Saturday, December 11, 2021


...and just like that, Eolian is decorated!

Merry Christmas!

 As in the last couple of years, we aren't going to decorate the outside - the winter storms out here at the far end of D-dock are just too destructive.


Friday, December 3, 2021

Sea Hood: A Little More Canvas Work

 Way back in 2004 when we had Barrett Enclosures in Seattle make new cockpit canvas for Eolian, they produced the dodger as a single, complex piece of canvas consisting of three major pieces, all sewn together:

  • The "windshield" portion that provides the forward view,
  • the "roof" which covers the space between the first and second bows and provides shelter when the sliding hatch is opened, and
  • the sea hood, which covers the sliding hatch, preventing rain and spray (and boarding waves...) from entering the cabin around the sliding hatch.

When I redid all the horizontal cockpit canvas, I made a new roof piece.  To install it, I cut the original roof piece off and made the new roof attach to the top of the windshield with a row of Common Sense fasteners:

 Well now it was time to replace the sea hood portion.  I had two choices for the connection to the windshield, since I had no intention of sewing it directly to the windshield:

  • Create a flange on the aft edge of the new sea hood that will lay in front of the windshield.  This would do well at shedding boarding seas.
  • Create a flange on the aft edge of the new sea hood that will lay behind (inside) the windshield.  This would do well at shedding rain.

Given that the necessity of shedding rain far, far, far outweighs the need to shed boarding seas (center cockpit boats are great!), I selected Option 2.   And once again, it is attached with a row of Common Sense fasteners. 


This arrangement has gotten an acid test with this year's November storms, one after the other, with 50 kt winds - it is working great!


Saturday, November 20, 2021

The Old Ways

 (Yes, I know it has been a loonngg time since I added to this blog.  Life.)

I looked back to see, and I don't think I have ever mentioned this topic, so here goes.

As a part of owning Eolian and being responsible for her maintenance and upkeep, the beautiful teak and holly cabin sole needs periodic maintenance - more so in the more frequently traveled areas.  This involves taping off an area, sanding with 220 grit sandpaper to provide "tooth" for the new coat of varnish to grip, and then applying varnish.

Recently, I took on the sole beneath the dinette table - an area that gets scuffed by people getting in and out of the dinette seating - something we do several times a day when aboard.

Here is a pictorial of that trip:

Tape and sand

Apply varnish

Voila!  Pull the tape.

But here is where the "Old Ways" part that I put in the title comes in:

When people are sliding out of the aft dinette seating, just above where this picture was taken, the natural tendency is to place your foot on the edge of the raised sole to assist.  A shiny varnish surface provides no traction for this, and in fact can lead to an awkward slide and fall.  To counteract this, I apply some non-skid to the edge of the raised sole just there.

What kind of non-skid, you rhetorically ask?  Why, I'm happy you asked:  I use salt varnish.  This is a method whose origins are lost in the dusty archives of boating lore...  but it is dead simple and very effective.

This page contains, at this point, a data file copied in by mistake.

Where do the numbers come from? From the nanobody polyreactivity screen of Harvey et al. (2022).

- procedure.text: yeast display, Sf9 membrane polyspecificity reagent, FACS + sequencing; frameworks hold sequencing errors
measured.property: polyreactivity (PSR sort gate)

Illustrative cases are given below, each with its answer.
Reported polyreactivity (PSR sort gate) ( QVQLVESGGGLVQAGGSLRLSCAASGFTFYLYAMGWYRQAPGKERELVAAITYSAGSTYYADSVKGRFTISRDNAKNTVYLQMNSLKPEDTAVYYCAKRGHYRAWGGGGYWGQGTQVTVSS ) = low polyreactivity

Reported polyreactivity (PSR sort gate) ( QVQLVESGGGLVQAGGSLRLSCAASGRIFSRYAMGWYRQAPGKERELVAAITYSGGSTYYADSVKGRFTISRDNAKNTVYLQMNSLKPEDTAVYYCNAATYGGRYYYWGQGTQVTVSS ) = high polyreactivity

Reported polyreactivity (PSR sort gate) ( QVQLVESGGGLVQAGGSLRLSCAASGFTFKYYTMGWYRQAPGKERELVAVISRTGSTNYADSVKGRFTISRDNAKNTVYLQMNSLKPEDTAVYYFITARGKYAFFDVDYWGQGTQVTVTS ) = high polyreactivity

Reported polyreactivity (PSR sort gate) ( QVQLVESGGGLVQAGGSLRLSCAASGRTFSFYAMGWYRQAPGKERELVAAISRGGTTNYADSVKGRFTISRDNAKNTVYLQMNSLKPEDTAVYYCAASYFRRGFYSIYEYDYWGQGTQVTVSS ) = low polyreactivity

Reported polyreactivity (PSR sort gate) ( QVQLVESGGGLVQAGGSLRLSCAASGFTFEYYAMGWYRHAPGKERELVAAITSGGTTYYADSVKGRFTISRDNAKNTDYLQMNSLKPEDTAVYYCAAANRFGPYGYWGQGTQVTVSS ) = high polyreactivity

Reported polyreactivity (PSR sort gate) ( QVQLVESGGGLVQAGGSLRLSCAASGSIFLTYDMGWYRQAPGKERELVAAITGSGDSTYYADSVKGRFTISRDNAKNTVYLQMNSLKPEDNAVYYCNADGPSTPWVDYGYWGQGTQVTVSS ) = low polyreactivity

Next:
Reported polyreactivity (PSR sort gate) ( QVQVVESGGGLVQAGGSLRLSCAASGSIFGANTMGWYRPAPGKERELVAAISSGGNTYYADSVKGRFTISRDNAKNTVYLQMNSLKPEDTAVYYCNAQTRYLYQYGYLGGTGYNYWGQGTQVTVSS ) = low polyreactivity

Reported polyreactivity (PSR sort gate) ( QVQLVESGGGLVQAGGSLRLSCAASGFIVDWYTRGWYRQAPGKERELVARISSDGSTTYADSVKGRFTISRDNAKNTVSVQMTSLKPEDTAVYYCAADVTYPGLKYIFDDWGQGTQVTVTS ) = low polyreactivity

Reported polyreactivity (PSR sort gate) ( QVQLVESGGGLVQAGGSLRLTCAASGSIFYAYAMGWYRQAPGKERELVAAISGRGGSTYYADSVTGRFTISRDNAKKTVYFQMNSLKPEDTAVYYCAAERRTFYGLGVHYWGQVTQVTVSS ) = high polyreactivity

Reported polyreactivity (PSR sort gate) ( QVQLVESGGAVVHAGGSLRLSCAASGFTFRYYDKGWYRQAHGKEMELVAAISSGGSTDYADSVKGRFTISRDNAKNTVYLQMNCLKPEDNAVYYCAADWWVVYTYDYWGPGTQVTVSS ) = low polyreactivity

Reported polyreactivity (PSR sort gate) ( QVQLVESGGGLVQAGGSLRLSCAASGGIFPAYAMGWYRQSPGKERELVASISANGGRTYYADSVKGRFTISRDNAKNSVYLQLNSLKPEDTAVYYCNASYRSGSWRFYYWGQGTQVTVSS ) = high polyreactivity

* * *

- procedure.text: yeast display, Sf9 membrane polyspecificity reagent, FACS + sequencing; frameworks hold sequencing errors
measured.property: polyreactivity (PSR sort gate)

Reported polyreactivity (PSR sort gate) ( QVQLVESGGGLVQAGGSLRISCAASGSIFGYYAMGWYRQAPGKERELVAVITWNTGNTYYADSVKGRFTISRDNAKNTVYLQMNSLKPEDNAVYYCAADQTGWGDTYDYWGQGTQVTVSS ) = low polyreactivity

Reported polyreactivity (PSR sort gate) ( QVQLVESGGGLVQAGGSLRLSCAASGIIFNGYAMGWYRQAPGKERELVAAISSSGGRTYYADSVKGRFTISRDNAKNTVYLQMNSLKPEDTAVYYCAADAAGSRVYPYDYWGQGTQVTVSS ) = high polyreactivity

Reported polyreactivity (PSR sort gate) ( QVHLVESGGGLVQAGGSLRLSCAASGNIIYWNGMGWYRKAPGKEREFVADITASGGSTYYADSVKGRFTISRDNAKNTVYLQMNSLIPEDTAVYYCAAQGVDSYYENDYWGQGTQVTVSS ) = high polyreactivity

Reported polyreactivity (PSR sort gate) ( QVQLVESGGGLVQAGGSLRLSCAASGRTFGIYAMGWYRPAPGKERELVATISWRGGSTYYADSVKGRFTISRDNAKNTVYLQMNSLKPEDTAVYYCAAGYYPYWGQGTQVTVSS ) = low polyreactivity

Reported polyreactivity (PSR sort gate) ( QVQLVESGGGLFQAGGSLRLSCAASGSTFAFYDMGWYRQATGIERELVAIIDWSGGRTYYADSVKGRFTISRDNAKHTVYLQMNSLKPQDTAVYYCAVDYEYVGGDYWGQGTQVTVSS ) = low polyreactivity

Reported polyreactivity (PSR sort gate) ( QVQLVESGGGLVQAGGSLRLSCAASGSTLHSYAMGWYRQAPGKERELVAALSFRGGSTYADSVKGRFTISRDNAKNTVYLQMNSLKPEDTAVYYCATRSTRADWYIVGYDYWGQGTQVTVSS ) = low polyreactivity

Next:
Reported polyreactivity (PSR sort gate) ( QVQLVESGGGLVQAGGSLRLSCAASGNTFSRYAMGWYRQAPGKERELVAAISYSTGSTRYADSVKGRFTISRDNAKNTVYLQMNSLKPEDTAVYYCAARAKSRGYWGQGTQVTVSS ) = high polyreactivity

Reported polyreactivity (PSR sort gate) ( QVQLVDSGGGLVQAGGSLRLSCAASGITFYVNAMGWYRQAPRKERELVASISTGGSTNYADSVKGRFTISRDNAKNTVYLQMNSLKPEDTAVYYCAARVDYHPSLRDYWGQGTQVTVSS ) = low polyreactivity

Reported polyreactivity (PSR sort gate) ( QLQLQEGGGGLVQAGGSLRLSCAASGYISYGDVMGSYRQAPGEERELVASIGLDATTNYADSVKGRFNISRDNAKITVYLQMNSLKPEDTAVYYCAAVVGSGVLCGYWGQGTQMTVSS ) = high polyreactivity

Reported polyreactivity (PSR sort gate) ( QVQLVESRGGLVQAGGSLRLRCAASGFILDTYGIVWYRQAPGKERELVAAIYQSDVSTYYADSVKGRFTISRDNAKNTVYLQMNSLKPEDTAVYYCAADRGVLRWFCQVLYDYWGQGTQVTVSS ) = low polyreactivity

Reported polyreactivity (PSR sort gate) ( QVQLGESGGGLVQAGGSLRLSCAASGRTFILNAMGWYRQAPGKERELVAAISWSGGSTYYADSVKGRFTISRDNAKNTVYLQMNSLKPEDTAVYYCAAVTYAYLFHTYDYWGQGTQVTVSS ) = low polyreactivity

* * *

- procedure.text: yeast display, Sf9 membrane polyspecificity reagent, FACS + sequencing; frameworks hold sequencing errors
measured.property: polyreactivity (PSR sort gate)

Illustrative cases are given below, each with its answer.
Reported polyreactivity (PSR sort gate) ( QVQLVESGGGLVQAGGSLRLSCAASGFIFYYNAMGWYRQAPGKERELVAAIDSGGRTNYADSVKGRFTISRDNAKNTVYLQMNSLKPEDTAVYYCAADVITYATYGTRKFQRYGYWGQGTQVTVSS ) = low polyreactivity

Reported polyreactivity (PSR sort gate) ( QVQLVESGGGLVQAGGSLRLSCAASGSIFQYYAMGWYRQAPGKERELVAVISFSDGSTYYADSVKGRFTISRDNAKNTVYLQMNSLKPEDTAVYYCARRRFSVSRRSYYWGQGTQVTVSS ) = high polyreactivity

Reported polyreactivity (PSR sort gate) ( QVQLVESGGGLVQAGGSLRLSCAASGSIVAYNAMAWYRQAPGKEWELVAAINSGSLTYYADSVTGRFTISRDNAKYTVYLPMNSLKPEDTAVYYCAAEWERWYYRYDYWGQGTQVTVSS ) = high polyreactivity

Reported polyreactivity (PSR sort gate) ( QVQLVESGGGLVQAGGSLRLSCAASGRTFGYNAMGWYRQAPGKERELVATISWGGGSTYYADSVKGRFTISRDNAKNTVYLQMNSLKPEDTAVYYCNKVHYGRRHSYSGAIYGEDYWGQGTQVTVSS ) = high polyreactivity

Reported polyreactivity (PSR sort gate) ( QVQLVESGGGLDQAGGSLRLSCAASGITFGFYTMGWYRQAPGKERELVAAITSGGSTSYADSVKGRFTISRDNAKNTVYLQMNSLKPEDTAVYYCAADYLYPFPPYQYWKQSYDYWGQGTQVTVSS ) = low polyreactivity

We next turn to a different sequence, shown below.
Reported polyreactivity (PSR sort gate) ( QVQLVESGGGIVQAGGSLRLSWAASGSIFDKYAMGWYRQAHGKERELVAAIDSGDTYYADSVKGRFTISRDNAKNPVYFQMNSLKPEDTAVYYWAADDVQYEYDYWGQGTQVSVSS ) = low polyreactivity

• Mask off the area to be treated, apply a fresh coat of varnish.
  • Immediately sprinkle salt liberally onto the wet, uncured varnish
  • When the varnish is cured, vacuum off the salt, pull the tape, and remove the remaining salt by dissolving it in water using a wet sponge.

Tape, varnish, salt

Easy and effective!

One should never disparage the Old Ways - there are some very clever and effective solutions hidden in them!


Friday, July 16, 2021

Public Service Announcement: Aerosol Cans and Heat

Some of you may have heard that we had a completely unprecedented heat wave here in the Pacific Northwest.  Seattle temps exceeded 110°F!

There are consequences from this kind of heat.

These are the remains of a Freon airhorn that we had kept in the cockpit, for decades.  It says right there on the can, "protect from temperatures above 120°F".  Well, sitting there in the fully enclosed cockpit, under the dodger windows, in the sun...

Yeah, it exploded.

And in doing so, some pretty significant damage occurred.  In a forensic reconstruction (by me...), when the pressure became too much, the bottom seam on the can came unwrapped.  The bottom disk (not that crumpled piece in the picture at the bottom of the canister - that's the diaphragm for the horn) stayed attached to the top edge just a tiny bit longer than the rest of the canister.  As a consequence, it flew upward, punched a hole in the dodger roof, and left the boat completely.

The canister, now propelled by a liquid/vapor explosion, rocketed forward with enough force to completely trash the 4 foot long teak 1x2 cleat to which the bottom of the dodger window is attached, breaking it into several pieces.  The top of the canister was severely dented in the process, and the plastic airhorn was completely destroyed.

The rocket exhaust from the exploding canister did more damage in the cockpit.

Thank heavens this was not a can of spray paint, or sunscreen, or even worse propane or butane.  At least the non-flammable Freon evaporated leaving no trace.

Those of you who are out in the southern climes probably already take precautions with aerosol cans.  But just in case, I hope that you will take this to heart.  Aside from the damage, someone could have been seriously hurt by this explosion.  And the way Murphy works with sailors, the canister would have exploded just as someone disturbed it by picking it up to put it in a shady place.

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